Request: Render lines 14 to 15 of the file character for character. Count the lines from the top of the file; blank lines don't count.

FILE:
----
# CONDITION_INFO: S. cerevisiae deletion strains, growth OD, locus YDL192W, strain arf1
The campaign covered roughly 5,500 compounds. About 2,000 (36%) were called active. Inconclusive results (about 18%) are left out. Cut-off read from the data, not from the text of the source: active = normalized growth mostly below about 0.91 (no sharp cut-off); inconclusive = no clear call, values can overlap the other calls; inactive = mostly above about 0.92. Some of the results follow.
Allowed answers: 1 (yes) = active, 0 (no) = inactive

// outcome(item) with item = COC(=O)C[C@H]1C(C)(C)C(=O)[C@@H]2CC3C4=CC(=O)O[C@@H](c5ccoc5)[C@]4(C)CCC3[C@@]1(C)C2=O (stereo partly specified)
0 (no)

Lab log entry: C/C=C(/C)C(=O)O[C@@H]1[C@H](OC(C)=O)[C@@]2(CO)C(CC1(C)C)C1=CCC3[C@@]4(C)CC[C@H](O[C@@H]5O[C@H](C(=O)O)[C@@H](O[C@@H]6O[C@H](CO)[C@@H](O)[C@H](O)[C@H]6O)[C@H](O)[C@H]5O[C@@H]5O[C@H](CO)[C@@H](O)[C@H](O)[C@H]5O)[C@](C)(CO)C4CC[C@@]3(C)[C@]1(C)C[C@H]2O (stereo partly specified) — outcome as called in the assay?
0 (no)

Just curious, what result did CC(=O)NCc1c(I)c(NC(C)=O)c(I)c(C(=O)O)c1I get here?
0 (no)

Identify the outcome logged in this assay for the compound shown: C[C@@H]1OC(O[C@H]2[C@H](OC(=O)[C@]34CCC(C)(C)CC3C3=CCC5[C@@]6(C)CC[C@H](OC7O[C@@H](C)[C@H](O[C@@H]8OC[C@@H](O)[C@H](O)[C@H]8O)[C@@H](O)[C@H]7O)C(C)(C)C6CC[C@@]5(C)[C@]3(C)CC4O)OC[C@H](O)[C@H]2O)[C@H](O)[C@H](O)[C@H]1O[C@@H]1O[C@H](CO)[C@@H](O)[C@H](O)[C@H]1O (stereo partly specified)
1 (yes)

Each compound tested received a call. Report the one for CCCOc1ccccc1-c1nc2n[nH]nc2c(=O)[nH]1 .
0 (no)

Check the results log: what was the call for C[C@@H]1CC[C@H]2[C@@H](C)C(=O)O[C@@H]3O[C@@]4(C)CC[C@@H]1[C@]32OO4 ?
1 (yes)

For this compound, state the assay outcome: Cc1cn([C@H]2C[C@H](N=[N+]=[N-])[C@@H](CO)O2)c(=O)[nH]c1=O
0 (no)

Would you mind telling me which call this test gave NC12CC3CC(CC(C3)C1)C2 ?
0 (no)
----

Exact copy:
Check the results log: what was the call for C[C@@H]1CC[C@H]2[C@@H](C)C(=O)O[C@@H]3O[C@@]4(C)CC[C@@H]1[C@]32OO4 ?
1 (yes)